Yes, Glee went there this week. Religion. It’s a tough subject. It’s a controversial subject. It’s an ironic subject considering last week was the sex-tacular Britney episode, which character Tina points out in a wink to the audience (talk about pre-meditated controversial irony). Yet Glee handled it all with incredible finesse, being open and honest, allowing many a faith (and non-faith) to keep its integrity, avoiding any skewed POV, and side-stepping sappiness.
This is a truly modern look at the complexities of religion and its co-existence with a progressing society. There are no real answers, no one’s right and no one’s wrong, and no one passes judgment on anyone else. Sounds like a fantastical utopia, but the fact is, it isn’t. It exists…between many groups of people. This episode is a simple snapshot of how things are in certain circles.
We have our atheists. When Kurt’s father falls into a coma, we learn that Kurt doesn’t believe in God. His conflict with religion is not uncommon amongst gay people (I myself had my belief in God challenged when I was young, but not because I was obsessed with the Wizard of Oz—it was after I witnessed a fricking nun spank a little boy for running in the hall!). Kurt doesn’t believe in a God whose ‘followers’ torment him. Yet he fails to realize he is surrounded by followers of God (various Gods, actually), all of whom are there to support him, regardless of his disbelief. And then we have Sue Sylvester, who pushes Kurt to file a complaint against Glee club for all the God speak. It at first seems like just another opportunistic moment for Sue to play her nasty political games, but it soon reveals more layers of Sue’s seeming caricature, for her lack of faith stems from the treatment of her sister, who has Down Syndrome. And yet, Sue’s own doubts are challenged by that sister in what is actually the only truly teary-eyed moment in this episode.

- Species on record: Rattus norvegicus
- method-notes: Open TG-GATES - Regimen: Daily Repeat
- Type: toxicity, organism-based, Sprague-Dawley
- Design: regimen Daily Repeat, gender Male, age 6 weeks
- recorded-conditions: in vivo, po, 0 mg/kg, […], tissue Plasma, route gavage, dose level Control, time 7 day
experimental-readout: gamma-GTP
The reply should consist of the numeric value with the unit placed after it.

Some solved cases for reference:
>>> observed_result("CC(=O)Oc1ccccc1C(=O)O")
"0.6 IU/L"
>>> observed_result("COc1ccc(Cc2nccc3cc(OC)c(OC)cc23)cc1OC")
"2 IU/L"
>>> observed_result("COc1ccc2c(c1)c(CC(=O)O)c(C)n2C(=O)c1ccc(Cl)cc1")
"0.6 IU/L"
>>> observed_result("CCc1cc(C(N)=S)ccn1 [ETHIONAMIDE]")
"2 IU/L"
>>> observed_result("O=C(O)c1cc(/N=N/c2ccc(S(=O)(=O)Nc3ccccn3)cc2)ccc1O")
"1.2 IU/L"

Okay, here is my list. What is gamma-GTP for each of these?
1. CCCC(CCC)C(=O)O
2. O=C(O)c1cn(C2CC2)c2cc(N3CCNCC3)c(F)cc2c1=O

We see the passion that the faithful have, like Mercedes, Rachel, Emma Pilsbury and Quinn, none of whom can comprehend how someone could not believe in or turn to God in times of trouble—and why anyone would want to deny someone of the opportunity to do so. The question of whose God is the real God is brought into play very subtly when the kids decide they will all pray around Kurt’s father, because surly ONE of them must be praying to the right God (See? God does have a sense of humor). And we see Finn’s faith falter when he blames bad things happening to good people on God (aren’t most of us guilty of thanking God in good times, but instantly saying “WHY me God???” when things are going bad?). The big questions are asked, and just like in real life, there are no answers, everything is left open-ended, and everyone’s beliefs may be challenged, but essentially, none of them are swayed. It was truly a beautifully orchestrated (and sung!) episode.